It’s important to consider the multiple risks in purchasing an off-the-plan property before you sit down and sign your contracts.
Buying off-the-plan is when you enter into a contract to acquire property prior to completion of construction of the dwelling and/or registration of the plan of subdivision.
As the product has not been finished at the time of entering into the contract it’s important to have someone experienced in the area review the agreement. Failure to thoroughly review the contract may expose the purchaser to a range of avoidable risks.
At Kells, we can help by conducting a thorough review of the contract and negotiating changes that are necessary to protect your position. Below are just some of the elements of purchasing off the plan that our team can discuss with you.
Check up on both the builder and developer
Make sure the developer has a good reputation. Ask to look at previous developments so that you can inspect the quality of the finish and also ask previous purchasers about the developers/builders quality of work and willingness to rectify defects. Also make sure to inspect older developments. It’s often the case that defects take time to appear.
Be warned however that you are contracting with a developer who is at liberty to appoint/replace the builder. Just because one development was built well does not mean that the same company will be engaged for the next development. Furthermore, many off the plan contracts provide the right for the developer to assign their rights in the contract, meaning that the party who actually does the development may not be who you originally contracted with or did your original due diligence on.
Make sure the price is right
New developments attract a premium price. Try to avoid being sold on the quality of fixtures and finishings. Look more to similar buildings in the area and value properties on a square meter basis. Professional assistance can be sought in this regard and is strongly recommended.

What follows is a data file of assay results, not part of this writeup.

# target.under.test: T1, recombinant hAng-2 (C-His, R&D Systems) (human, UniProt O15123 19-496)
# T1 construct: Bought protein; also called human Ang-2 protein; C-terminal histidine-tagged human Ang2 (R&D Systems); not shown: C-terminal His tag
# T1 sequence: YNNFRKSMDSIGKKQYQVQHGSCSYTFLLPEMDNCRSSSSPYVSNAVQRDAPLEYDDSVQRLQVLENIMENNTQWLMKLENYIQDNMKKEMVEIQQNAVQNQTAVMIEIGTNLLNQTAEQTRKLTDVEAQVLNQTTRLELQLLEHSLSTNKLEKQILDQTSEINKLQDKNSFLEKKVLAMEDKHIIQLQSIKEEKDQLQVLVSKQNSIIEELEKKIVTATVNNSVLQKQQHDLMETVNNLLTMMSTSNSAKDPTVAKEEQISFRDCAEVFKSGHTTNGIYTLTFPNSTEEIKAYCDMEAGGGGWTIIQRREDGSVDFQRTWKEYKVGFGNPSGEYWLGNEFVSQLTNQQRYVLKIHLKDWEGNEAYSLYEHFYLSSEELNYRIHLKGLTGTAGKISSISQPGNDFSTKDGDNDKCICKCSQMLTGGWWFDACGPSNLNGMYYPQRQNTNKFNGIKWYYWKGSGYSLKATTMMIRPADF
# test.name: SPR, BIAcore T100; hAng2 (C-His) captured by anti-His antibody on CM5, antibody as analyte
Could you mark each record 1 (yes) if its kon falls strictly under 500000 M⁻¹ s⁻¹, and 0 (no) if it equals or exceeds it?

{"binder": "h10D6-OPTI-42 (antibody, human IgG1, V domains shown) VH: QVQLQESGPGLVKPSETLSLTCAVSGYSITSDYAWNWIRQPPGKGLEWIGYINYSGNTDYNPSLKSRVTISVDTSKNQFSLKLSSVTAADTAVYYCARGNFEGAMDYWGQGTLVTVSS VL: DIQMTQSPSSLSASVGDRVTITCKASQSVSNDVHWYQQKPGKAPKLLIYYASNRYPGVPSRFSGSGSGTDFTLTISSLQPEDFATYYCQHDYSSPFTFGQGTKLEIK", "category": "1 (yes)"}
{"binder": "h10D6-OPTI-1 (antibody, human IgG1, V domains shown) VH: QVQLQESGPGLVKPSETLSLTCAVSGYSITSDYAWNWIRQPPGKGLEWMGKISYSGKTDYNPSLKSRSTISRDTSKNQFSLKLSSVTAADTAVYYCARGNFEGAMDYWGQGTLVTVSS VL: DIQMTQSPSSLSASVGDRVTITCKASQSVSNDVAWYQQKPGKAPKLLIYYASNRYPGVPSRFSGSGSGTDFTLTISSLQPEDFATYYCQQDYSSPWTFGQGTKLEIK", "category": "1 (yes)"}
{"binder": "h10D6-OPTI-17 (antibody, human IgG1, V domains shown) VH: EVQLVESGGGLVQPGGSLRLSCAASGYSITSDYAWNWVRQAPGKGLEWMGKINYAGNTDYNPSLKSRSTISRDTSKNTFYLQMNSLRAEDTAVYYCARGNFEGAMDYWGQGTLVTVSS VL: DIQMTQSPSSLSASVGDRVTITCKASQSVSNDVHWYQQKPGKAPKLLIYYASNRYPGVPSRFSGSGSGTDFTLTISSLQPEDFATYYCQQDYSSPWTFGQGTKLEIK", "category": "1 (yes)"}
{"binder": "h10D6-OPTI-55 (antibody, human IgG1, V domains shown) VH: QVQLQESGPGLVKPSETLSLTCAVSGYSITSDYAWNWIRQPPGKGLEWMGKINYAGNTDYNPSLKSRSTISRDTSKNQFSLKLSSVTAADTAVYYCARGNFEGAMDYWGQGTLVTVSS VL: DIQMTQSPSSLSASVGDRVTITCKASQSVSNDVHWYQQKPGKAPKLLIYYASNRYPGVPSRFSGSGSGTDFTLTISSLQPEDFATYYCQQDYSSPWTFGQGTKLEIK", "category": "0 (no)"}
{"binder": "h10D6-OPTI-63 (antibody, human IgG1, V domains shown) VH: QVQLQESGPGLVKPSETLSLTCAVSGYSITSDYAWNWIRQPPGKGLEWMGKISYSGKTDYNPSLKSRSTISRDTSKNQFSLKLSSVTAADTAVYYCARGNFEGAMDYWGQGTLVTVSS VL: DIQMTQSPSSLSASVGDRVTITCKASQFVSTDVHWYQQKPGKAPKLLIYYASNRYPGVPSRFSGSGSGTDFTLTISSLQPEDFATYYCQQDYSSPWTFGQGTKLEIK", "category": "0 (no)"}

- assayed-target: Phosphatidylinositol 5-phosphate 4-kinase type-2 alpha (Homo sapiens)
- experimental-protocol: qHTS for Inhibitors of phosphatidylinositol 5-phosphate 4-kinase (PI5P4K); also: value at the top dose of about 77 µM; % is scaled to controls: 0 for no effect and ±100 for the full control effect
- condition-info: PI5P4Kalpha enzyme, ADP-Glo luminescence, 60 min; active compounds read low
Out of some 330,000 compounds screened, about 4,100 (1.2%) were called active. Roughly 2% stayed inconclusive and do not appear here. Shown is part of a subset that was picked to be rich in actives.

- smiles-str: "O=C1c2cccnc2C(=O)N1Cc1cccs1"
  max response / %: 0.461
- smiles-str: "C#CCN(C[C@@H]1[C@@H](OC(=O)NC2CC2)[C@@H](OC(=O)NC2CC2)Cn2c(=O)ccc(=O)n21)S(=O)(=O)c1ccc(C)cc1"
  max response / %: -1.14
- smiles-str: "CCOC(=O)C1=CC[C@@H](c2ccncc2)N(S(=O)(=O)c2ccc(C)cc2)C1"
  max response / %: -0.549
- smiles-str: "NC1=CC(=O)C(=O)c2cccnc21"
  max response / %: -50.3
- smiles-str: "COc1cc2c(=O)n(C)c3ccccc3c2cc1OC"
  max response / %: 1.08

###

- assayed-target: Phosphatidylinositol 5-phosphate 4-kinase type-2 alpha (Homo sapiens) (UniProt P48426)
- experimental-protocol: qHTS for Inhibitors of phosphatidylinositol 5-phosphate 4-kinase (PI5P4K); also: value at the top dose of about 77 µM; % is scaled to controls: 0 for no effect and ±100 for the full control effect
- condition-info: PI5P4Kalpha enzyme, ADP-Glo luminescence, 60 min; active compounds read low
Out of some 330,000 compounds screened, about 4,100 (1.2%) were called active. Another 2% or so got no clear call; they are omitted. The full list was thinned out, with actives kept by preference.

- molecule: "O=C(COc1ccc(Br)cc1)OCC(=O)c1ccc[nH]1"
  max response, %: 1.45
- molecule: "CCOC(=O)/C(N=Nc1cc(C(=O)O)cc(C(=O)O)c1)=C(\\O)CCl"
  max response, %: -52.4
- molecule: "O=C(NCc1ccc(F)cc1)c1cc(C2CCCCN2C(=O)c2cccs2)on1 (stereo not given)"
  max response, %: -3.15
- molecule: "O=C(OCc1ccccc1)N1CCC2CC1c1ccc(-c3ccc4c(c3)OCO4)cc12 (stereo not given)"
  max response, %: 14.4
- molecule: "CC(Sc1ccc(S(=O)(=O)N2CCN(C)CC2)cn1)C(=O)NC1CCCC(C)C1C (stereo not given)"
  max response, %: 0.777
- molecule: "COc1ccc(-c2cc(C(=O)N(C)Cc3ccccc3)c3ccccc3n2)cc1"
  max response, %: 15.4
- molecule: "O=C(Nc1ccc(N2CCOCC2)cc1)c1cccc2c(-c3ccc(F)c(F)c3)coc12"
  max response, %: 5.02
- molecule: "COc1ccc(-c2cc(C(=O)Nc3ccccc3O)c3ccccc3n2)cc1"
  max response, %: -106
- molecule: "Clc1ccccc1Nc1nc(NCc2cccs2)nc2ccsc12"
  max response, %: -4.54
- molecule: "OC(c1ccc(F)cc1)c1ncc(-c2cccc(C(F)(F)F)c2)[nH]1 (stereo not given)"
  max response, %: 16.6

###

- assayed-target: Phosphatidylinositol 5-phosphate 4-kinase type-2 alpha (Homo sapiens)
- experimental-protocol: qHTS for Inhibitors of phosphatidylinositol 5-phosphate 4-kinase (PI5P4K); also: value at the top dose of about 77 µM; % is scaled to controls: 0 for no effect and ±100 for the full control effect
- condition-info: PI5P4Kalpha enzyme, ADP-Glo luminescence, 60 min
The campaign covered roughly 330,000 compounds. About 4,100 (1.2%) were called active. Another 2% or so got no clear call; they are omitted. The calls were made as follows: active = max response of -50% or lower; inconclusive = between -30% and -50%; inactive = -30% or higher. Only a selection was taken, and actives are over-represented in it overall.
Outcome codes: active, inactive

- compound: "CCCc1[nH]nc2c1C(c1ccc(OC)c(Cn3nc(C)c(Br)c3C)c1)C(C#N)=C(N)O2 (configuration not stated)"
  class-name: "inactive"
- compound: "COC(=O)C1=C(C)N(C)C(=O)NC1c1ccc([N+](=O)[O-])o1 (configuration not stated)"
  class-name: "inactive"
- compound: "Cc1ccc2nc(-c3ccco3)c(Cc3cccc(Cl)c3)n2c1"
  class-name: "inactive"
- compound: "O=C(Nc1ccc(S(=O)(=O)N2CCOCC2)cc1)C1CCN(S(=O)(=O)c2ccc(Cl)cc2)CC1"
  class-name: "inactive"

How are you going to pay the purchase price on settlement?
Once contracts have exchanged and any cooling off period has lapsed (if applicable) contracts become unconditional. This means that a failure to obtain finance will not alleviate you of your responsibility to complete the contract. This may be an issue as financial institutions will not be able to provide you unconditional loan approval until construction/registration has finalised. As a result, the following circumstances may mean you fail to obtain finance when called to settle:
- Changes to your financial situation
- Banking lending criteria
- Settlement date.
What are you buying?
Make sure you are clear on exactly what will be included in the property. Purchasers will often rely on advertising and marketing material in determining what is included. However, contract provisions will generally exclude pre-contractual representations and advertising material. It is vital that you be explicit in the contract regarding the fixtures and finishings to be included. If you expect a particular brand or model ask your solicitor to incorporate it into the contract. Vague references to “European appliances” offer little to no security as to the quality of appliances to be installed.
Nearly all off-the-plan contracts will incorporate provisions allowing the vendor to make alterations to the original plans. It is essential that you have a solicitor review these terms and conditions. These provisions can vary widely from allowing you to pull out of the contract if there has been any variation which is other than minor, all the way up to only allowing you out if the variation has had a substantially detrimental impact upon the value of the property.